We've been here before. It seems that every time a dashing British or Irish male lead makes an impact on screen, he is tipped to become the next James Bond.
It's been fewer than two weeks since Bridgerton hit Netflix on Christmas Day, and its leading man, Rege-Jean Page, is already being given the Daniel Craig-replacement rumour mill treatment. Right on cue.
The star of the Regency-era drama has won over fans as Simon Basset, the Duke of Hastings, with his dashing good looks, brooding pauses and athletic prowess in his boxing scenes. Three Bond-appropriate character traits if ever there were any.
It seems Page pre-empted the Bond hype, captioning a mid-December Bridgerton promotional video on Twitter: "Regency, royalty. Shaken and stirred." A not-so-thinly-veiled reference to Bond's "shaken, not stirred" catchphrase.
"Just found you [on] Twitter right after I told a friend you should be the next James Bond," one fan replied on December 31. "Are you the next 007? I actually live under a rock, so I may have missed something."
But who is Rege-Jean Page?
He grew up in Zimbabwe
Page was born in London, England in 1990 to an English father and Zimbabwean mother. He spent his early childhood in Harare, Zimbabwe and moved back to London at the age of 14, when he took up acting at the National Youth Theatre as a hobby.
Speaking about Zimbabwe to London magazine Square Mile, he said: "[It's] hot. Beautiful. Dry. Very wet when it's wet ... It's the most beautiful place in the world. Everyone says this about their own country, but it's objectively beautiful. And because it was so young I think there's a genuine generosity in people from Zimbabwe, which is slowly being chipped away at, as we hit our terrible teens and realise the world is a harsh, cold, difficult place that one must be strong enough to survive."
He is vocal about black representation on screen
In December, Page spoke to InStyle about the importance of seeing black joy on screen, particularly in the historical fiction genre.
"What happens in culture often is, you go back in time and only white folks are happy," he said. "And you know what? We've all known how to smile since the beginning of time. We've all gotten married since the beginning of time. We've all had romance, glamour and splendour. Representing that is incredibly important, because period drama for people who aren't white shouldn't mean only spotlighting trauma."
He added: "If we've endured white Jesus for this long, then folks can endure a black duke."
He was in 'Harry Potter'
Page is a British actor in his early 30s, so it makes sense that he made up at least a small part in the franchise's sizeable ensemble cast.
The role is not listed on his IMDb, but his Wikipedia lists it as an "unnamed role" in Harry Potter and the Deathly Hallows – Part 2.
In one scene, Page appears in a number of shots at Bill Weasley and Fleur Delacour's wedding. He is most noticeable when standing beside Emma Watson's Hermione Granger when Kingsley Shacklebolt’s sends his Patronus to announce that Voldemort had taken over the Ministry of Magic.
Watch out for him around the 26-second and four-minute marks here:
He is musically talented
Page is the second youngest of four siblings and is part of a musical duo with his brother, Tose Page, called Tunya.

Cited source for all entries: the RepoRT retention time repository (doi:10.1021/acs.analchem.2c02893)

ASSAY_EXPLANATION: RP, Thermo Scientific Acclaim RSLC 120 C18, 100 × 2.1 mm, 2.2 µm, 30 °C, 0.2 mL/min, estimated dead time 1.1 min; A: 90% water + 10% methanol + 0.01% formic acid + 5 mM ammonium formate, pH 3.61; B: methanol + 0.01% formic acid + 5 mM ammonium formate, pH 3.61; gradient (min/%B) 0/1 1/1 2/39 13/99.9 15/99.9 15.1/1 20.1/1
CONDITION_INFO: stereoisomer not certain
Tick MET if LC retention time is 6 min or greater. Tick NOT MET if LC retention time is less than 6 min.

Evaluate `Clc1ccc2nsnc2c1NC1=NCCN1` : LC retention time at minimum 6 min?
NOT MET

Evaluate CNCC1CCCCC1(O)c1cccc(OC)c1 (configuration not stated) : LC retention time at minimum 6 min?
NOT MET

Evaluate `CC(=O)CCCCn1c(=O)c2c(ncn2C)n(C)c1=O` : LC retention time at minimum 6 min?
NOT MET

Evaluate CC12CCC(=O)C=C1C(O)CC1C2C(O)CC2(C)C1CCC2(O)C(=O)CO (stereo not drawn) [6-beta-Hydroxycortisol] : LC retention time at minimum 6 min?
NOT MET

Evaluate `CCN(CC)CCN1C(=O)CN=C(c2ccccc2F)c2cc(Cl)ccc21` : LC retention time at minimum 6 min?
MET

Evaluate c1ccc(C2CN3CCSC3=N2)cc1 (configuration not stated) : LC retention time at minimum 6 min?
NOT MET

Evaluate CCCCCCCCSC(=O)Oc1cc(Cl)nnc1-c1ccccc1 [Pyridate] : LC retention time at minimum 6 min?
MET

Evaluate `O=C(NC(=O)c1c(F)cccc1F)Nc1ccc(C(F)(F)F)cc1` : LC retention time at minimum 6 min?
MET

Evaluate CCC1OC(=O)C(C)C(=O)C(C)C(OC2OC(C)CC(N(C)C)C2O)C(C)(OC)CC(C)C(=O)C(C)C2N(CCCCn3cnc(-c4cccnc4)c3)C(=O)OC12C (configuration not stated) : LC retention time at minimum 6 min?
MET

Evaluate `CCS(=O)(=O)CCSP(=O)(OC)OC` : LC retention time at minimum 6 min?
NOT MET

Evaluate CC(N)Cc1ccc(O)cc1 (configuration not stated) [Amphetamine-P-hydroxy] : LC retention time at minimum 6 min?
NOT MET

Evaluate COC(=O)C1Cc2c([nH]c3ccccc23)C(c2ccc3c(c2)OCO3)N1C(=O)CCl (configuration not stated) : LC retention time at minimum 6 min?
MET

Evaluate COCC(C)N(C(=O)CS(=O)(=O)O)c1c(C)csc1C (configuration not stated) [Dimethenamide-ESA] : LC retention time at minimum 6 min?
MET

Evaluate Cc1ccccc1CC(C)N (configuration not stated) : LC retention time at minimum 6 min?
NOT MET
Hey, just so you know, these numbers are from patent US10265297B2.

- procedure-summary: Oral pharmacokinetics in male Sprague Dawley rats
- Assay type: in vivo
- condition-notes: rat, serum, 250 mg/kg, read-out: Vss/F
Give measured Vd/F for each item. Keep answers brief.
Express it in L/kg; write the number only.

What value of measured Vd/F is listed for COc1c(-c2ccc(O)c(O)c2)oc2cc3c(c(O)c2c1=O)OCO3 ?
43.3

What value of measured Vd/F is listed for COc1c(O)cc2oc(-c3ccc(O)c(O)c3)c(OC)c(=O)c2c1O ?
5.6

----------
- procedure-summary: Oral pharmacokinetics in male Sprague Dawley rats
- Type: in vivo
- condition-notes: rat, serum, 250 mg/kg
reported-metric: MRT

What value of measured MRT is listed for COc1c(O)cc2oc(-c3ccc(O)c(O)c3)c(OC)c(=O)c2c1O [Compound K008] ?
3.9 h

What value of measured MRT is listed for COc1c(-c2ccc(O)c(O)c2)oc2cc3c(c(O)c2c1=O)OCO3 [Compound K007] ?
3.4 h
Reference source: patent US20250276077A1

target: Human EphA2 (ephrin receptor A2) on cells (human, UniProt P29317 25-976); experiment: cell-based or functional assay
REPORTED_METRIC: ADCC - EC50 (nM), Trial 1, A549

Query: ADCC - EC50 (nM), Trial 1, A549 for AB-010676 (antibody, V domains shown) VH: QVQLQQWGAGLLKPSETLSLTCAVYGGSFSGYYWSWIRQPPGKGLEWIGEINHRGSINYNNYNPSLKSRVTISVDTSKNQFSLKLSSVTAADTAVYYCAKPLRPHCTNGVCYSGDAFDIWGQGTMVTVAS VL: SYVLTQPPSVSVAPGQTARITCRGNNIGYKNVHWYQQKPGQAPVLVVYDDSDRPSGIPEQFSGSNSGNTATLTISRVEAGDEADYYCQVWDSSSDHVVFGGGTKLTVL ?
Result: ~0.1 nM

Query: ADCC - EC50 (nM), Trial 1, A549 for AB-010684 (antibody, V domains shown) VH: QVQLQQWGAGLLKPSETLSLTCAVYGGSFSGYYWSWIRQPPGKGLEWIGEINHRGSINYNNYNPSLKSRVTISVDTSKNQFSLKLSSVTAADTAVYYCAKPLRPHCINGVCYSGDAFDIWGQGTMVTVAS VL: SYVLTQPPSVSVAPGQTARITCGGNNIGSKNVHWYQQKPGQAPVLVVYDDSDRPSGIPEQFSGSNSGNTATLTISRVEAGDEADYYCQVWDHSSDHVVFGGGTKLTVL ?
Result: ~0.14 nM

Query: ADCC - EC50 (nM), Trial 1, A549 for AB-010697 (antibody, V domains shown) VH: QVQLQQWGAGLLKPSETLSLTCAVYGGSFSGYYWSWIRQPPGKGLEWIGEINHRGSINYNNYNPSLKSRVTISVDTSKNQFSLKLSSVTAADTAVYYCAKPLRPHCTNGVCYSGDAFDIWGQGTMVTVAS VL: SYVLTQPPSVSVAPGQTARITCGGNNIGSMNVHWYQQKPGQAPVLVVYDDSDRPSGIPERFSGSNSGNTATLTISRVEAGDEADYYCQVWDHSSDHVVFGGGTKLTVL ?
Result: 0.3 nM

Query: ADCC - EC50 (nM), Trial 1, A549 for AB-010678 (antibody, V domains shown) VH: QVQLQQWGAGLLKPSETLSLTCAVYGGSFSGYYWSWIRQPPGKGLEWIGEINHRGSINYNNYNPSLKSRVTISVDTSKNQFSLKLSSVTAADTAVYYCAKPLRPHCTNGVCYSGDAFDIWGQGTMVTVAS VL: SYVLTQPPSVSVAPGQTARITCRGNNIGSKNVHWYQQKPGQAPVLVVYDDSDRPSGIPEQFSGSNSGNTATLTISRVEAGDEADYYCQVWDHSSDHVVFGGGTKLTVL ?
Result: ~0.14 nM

Tunya's website explains of the pair: "Having written together and featured in various bands since their teens, the pair now independently produce their own music and collaborations."
You can hear Tunya's work and Rege-Jean singing in Don't Wait, a short film directed and choreographed by Lanre Malaolu. Rege-Jean stars opposite Joshua Nash in the piece.
He has starred in a number of UK TV shows
Roles listed on Page's IMDb include bit-parts in UK hospital dramas Casualty and Casualty @ Holby City; a recurring role in secondary school soap, Waterloo Road; and a two-episode stint in Fresh Meat.
Of his role in 10-series drama Waterloo Road, he told Digital Spy in 2015: "It was a bit strange to jump on board with a show that people have invested in for so long. There have been so many series before this, so to know that you're going to close that book is quite a big responsibility but also really exciting. It was loads of fun to be part of it.
"This job was also a huge learning experience for me, because it was the longest I've worked on anything on television. Being away for so long, going to work every day and having to deliver is quite a big deal. But it's the same as any other job – the more you do it, the better you are at it."
He has broken into American TV and films
We know he has made it in America, given that he stars in the Netflix and Shondaland-produced Bridgerton, but before starring as Simon Basset, he made his mark on the US screen.
In 2016 he starred in Roots, the four-part TV adaption of Alex Haley's 1976 novel, Roots: The Saga of an American Family, which also starred Forest Whitaker, Anna Paquin, Laurence Fishburne, Anika Noni Rose and TI.
The mini-series tells the story of a family in the American South in the late 1700s into the 1800s, beginning in Gambia in 1760, when warrior Kunta Kinte (Malachi Kirby) is sold as a slave.
Page has criticised the label "slave drama" given to the mini-series, tweeting in March 2017: "While I'm here though, there is one thing still bugs me a little. The 'slave drama' thing. I don't think that's a genre. Roots is a 'slave drama' the same way Sense & Sensibility's a 'victims of the misogynist patriarchal trap' drama.
"I mean yeah, I get it, that’s a pretty big part of it, it’s y’know, in there. But it’s not what it’s about."
He concludes: "It’s about extraordinary, wonderful people and how they best their oppressive circumstances with resilience, charm, integrity and guile."
In 2020, Page starred opposite Tessa Thompson and Nnamdi Asomugha as Chico Sweetney in 1950s jazz drama and love story, Sylvie's Love. The film has a 92 per cent fresh rating on Rotten Tomatoes.